More here-

Cathedral reveals letter from ‘Mrs Shakspaire’

From The Church Times-

AS THE world marks the 400th anniversary of Shakespeare’s death, Hereford Cathedral has unearthed its own Shakespearean tale.

Two fragments of a letter, written at about the same period that the playwright was alive, were discovered in the binding of a book in the cathedral library. The letter is addressed to a “Good Mrs Shakspaire”, and asks her to pay a penniless orphan boy, John Butts, money that is owed to him by her late husband. It also mentions a “Mr Sparowe”.

The cathedral librarian, Dr Rosemary Firman, thinks, however, that these Shakspaires are not William and his wife, Anne Hathaway. She said this week: “These Shakspaires are said to have once lived on a Trinity Lane, but William Shakespeare is not known to have lived at such an address, and no connections are known between him and anyone called Butts or Sparowe.”

More here-

At Yale, a Right That Doesn’t Outweigh a Wrong

From The New York Times-

 Yale made a grievous mistake this week when it announced that it would keep the name of an avowed white supremacist, John C. Calhoun, on a residential college, despite decades of vigorous alumni and student protests. The decision to name residential colleges for Benjamin Franklin and Anna Pauline Murray, a black civil rights activist, does nothing to redeem this wrong.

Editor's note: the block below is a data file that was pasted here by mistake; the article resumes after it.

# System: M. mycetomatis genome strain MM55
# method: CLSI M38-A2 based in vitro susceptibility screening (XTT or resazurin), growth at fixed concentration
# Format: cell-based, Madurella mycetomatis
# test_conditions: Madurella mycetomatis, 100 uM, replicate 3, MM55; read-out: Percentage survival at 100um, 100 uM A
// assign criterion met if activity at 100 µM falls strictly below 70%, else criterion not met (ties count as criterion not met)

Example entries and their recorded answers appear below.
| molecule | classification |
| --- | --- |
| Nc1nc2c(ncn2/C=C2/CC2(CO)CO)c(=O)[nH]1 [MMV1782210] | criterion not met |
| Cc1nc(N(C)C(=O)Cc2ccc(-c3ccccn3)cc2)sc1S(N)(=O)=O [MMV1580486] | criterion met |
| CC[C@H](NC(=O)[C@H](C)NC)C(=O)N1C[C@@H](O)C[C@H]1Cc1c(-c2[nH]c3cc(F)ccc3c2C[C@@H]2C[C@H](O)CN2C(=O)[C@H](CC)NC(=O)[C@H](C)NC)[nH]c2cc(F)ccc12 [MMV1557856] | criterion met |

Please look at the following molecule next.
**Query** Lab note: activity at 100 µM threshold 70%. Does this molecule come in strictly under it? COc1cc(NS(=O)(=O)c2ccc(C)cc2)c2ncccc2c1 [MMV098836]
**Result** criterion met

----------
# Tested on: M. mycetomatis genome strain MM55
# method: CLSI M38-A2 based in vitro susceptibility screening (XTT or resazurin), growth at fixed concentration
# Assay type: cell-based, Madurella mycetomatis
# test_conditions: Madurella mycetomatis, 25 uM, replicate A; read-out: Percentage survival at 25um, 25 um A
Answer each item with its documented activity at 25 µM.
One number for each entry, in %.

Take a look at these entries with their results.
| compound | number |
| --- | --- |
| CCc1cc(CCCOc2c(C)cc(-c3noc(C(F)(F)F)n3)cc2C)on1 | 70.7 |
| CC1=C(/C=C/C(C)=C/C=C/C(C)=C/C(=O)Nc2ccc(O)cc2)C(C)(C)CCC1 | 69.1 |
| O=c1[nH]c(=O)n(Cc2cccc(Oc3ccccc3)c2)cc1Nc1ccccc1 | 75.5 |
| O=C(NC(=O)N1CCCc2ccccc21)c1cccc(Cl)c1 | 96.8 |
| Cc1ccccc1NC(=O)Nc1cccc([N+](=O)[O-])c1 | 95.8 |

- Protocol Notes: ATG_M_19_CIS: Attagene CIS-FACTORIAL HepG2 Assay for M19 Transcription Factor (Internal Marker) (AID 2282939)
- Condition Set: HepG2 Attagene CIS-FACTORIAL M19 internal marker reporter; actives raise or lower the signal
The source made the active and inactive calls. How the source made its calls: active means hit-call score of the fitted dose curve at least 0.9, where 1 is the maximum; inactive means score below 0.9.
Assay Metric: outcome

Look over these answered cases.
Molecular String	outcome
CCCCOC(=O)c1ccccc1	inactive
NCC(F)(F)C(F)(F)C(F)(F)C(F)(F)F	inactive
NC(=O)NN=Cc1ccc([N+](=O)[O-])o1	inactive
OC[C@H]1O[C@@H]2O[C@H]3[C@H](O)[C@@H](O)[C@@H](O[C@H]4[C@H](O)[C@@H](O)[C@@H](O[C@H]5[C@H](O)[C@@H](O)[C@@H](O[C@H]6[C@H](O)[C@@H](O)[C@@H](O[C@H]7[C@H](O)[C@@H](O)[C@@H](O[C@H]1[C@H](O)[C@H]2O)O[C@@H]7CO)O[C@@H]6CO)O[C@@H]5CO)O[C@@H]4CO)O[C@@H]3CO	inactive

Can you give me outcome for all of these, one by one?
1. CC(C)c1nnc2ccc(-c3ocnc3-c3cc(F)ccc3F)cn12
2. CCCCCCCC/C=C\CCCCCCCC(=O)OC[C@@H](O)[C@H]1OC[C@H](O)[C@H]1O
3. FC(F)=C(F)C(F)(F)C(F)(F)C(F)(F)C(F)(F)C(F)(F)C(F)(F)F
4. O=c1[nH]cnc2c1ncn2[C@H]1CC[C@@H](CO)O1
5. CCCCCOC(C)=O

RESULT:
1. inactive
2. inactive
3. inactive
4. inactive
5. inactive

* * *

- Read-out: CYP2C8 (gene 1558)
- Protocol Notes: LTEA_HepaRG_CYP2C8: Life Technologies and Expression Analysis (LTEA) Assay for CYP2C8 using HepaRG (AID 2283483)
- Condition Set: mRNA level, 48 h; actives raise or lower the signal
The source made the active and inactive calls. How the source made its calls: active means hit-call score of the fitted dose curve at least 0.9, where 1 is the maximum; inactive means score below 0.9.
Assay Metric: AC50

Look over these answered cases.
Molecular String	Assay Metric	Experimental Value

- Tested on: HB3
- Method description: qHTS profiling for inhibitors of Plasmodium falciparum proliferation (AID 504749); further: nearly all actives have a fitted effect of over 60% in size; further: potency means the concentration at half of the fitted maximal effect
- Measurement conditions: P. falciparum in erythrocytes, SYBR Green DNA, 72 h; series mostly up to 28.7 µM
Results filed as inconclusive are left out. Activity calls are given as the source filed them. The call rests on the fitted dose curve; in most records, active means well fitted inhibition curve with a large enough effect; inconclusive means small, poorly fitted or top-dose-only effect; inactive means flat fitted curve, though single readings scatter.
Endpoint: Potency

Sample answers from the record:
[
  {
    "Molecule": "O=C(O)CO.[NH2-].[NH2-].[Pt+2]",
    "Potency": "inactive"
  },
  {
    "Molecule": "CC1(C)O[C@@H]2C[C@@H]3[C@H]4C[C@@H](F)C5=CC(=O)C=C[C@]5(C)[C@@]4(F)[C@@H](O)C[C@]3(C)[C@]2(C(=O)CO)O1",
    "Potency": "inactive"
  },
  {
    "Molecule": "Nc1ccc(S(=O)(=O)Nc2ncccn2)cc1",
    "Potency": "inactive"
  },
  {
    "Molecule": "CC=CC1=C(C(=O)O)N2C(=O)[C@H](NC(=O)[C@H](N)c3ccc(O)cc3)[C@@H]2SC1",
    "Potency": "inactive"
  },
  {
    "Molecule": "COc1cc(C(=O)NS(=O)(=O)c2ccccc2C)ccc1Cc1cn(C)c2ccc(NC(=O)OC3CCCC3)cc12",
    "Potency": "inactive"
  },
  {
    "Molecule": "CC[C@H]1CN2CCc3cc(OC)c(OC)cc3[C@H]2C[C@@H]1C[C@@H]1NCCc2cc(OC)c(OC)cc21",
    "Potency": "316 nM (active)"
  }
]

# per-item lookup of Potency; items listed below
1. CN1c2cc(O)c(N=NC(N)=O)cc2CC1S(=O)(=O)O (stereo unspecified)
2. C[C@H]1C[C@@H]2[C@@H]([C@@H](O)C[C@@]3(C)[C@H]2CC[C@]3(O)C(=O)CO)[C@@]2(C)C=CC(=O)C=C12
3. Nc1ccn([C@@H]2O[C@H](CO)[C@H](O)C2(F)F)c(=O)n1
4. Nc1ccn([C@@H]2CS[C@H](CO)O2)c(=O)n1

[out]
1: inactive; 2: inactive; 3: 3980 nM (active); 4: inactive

It is not a just compromise to split the difference between Calhoun and Murray; there should be no compromise between such stark contrasts in values. The decision to retain the Calhoun name continues the pain inflicted every day on students who live in a dormitory named for a man distinguished by being one of the country’s most egregious racists.

More here-

Friday, April 29, 2016

I'm Ready to Evangelize... About Climate Change

From Soujurners-

Members of the Episcopal Church from around the world are suffering from the dramatic and damaging impacts of our changing climate. Its harshest effects are startlingly discriminatory, often affecting low-income and marginalized people. The poorest country in the Western Hemisphere, Haiti, stands on the front lines of climate change. Haiti — home to the largest diocese of the Episcopal Church — and our Haitian brothers and sisters are suffering from a severe, relentless drought. As the people of Haiti largely depend upon agriculture for their livelihoods, climate change is threatening the lifeblood of their island-home.